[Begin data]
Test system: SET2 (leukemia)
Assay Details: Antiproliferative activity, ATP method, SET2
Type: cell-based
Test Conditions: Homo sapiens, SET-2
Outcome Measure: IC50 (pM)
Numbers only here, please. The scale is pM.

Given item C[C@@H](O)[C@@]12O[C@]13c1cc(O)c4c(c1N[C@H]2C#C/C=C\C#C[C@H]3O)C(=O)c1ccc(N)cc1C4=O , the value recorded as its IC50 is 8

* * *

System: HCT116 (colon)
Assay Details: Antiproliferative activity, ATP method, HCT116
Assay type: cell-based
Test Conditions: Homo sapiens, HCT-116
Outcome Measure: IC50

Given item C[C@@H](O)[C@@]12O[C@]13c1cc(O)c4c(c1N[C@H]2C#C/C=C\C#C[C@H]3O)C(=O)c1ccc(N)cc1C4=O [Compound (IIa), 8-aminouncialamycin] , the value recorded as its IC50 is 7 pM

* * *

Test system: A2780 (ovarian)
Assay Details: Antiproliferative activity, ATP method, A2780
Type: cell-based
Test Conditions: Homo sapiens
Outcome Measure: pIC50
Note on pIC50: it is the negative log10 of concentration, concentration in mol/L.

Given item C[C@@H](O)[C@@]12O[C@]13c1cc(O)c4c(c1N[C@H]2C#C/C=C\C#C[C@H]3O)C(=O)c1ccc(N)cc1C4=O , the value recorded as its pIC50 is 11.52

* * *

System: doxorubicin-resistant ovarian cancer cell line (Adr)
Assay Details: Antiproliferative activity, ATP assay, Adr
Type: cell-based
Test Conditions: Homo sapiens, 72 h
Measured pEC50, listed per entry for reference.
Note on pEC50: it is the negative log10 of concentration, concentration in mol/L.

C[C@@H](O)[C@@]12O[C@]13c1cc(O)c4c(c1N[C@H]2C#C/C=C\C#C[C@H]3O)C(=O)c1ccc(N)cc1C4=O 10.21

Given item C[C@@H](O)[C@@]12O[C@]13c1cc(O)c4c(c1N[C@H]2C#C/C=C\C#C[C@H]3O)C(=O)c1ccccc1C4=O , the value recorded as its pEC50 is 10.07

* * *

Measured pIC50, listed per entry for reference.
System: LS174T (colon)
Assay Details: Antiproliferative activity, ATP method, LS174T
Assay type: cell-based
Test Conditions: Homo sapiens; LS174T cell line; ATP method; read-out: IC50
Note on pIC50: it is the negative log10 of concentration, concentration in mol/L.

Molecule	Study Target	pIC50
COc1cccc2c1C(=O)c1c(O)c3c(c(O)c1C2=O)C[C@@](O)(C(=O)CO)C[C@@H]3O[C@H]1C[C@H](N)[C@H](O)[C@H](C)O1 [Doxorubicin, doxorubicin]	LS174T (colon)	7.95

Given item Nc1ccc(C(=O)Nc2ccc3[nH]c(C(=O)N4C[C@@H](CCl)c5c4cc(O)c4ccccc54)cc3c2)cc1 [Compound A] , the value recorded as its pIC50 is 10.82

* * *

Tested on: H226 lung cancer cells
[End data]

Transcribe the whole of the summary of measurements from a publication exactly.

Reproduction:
Test system: SET2 (leukemia)
Assay Details: Antiproliferative activity, ATP method, SET2
Type: cell-based
Test Conditions: Homo sapiens, SET-2
Outcome Measure: IC50 (pM)
Numbers only here, please. The scale is pM.

Given item C[C@@H](O)[C@@]12O[C@]13c1cc(O)c4c(c1N[C@H]2C#C/C=C\C#C[C@H]3O)C(=O)c1ccc(N)cc1C4=O , the value recorded as its IC50 is 8

* * *

System: HCT116 (colon)
Assay Details: Antiproliferative activity, ATP method, HCT116
Assay type: cell-based
Test Conditions: Homo sapiens, HCT-116
Outcome Measure: IC50

Given item C[C@@H](O)[C@@]12O[C@]13c1cc(O)c4c(c1N[C@H]2C#C/C=C\C#C[C@H]3O)C(=O)c1ccc(N)cc1C4=O [Compound (IIa), 8-aminouncialamycin] , the value recorded as its IC50 is 7 pM

* * *

Test system: A2780 (ovarian)
Assay Details: Antiproliferative activity, ATP method, A2780
Type: cell-based
Test Conditions: Homo sapiens
Outcome Measure: pIC50
Note on pIC50: it is the negative log10 of concentration, concentration in mol/L.

Given item C[C@@H](O)[C@@]12O[C@]13c1cc(O)c4c(c1N[C@H]2C#C/C=C\C#C[C@H]3O)C(=O)c1ccc(N)cc1C4=O , the value recorded as its pIC50 is 11.52

* * *

System: doxorubicin-resistant ovarian cancer cell line (Adr)
Assay Details: Antiproliferative activity, ATP assay, Adr
Type: cell-based
Test Conditions: Homo sapiens, 72 h
Measured pEC50, listed per entry for reference.
Note on pEC50: it is the negative log10 of concentration, concentration in mol/L.

C[C@@H](O)[C@@]12O[C@]13c1cc(O)c4c(c1N[C@H]2C#C/C=C\C#C[C@H]3O)C(=O)c1ccc(N)cc1C4=O 10.21

Given item C[C@@H](O)[C@@]12O[C@]13c1cc(O)c4c(c1N[C@H]2C#C/C=C\C#C[C@H]3O)C(=O)c1ccccc1C4=O , the value recorded as its pEC50 is 10.07

* * *

Measured pIC50, listed per entry for reference.
System: LS174T (colon)
Assay Details: Antiproliferative activity, ATP method, LS174T
Assay type: cell-based
Test Conditions: Homo sapiens; LS174T cell line; ATP method; read-out: IC50
Note on pIC50: it is the negative log10 of concentration, concentration in mol/L.

Molecule	Study Target	pIC50
COc1cccc2c1C(=O)c1c(O)c3c(c(O)c1C2=O)C[C@@](O)(C(=O)CO)C[C@@H]3O[C@H]1C[C@H](N)[C@H](O)[C@H](C)O1 [Doxorubicin, doxorubicin]	LS174T (colon)	7.95

Given item Nc1ccc(C(=O)Nc2ccc3[nH]c(C(=O)N4C[C@@H](CCl)c5c4cc(O)c4ccccc54)cc3c2)cc1 [Compound A] , the value recorded as its pIC50 is 10.82

* * *

Tested on: H226 lung cancer cells